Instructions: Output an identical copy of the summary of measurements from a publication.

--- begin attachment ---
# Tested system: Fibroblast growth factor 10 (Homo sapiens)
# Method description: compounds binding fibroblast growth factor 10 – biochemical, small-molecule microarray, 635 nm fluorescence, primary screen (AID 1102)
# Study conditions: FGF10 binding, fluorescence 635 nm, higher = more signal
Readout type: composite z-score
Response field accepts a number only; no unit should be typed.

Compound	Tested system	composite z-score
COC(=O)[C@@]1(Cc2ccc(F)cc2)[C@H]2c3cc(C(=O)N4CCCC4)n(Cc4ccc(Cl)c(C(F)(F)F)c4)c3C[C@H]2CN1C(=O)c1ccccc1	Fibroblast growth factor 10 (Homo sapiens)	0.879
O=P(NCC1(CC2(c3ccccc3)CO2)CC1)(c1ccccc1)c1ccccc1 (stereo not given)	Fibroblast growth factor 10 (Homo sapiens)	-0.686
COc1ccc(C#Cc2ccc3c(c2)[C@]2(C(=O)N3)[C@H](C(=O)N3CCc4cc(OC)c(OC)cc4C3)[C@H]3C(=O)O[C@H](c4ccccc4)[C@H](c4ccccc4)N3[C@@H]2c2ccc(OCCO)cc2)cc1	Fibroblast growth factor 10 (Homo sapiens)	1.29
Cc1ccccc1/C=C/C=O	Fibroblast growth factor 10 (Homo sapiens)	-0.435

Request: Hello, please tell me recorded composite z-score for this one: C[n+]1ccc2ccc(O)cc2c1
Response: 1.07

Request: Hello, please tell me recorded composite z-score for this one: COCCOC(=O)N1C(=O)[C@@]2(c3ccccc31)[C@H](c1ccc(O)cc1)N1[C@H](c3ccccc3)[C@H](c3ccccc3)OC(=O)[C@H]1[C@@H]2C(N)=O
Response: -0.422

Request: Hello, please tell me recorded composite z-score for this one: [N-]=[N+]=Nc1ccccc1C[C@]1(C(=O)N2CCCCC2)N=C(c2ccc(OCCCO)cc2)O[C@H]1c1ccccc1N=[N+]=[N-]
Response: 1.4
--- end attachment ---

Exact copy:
# Tested system: Fibroblast growth factor 10 (Homo sapiens)
# Method description: compounds binding fibroblast growth factor 10 – biochemical, small-molecule microarray, 635 nm fluorescence, primary screen (AID 1102)
# Study conditions: FGF10 binding, fluorescence 635 nm, higher = more signal
Readout type: composite z-score
Response field accepts a number only; no unit should be typed.

Compound	Tested system	composite z-score
COC(=O)[C@@]1(Cc2ccc(F)cc2)[C@H]2c3cc(C(=O)N4CCCC4)n(Cc4ccc(Cl)c(C(F)(F)F)c4)c3C[C@H]2CN1C(=O)c1ccccc1	Fibroblast growth factor 10 (Homo sapiens)	0.879
O=P(NCC1(CC2(c3ccccc3)CO2)CC1)(c1ccccc1)c1ccccc1 (stereo not given)	Fibroblast growth factor 10 (Homo sapiens)	-0.686
COc1ccc(C#Cc2ccc3c(c2)[C@]2(C(=O)N3)[C@H](C(=O)N3CCc4cc(OC)c(OC)cc4C3)[C@H]3C(=O)O[C@H](c4ccccc4)[C@H](c4ccccc4)N3[C@@H]2c2ccc(OCCO)cc2)cc1	Fibroblast growth factor 10 (Homo sapiens)	1.29
Cc1ccccc1/C=C/C=O	Fibroblast growth factor 10 (Homo sapiens)	-0.435

Request: Hello, please tell me recorded composite z-score for this one: C[n+]1ccc2ccc(O)cc2c1
Response: 1.07

Request: Hello, please tell me recorded composite z-score for this one: COCCOC(=O)N1C(=O)[C@@]2(c3ccccc31)[C@H](c1ccc(O)cc1)N1[C@H](c3ccccc3)[C@H](c3ccccc3)OC(=O)[C@H]1[C@@H]2C(N)=O
Response: -0.422

Request: Hello, please tell me recorded composite z-score for this one: [N-]=[N+]=Nc1ccccc1C[C@]1(C(=O)N2CCCCC2)N=C(c2ccc(OCCCO)cc2)O[C@H]1c1ccccc1N=[N+]=[N-]
Response: 1.4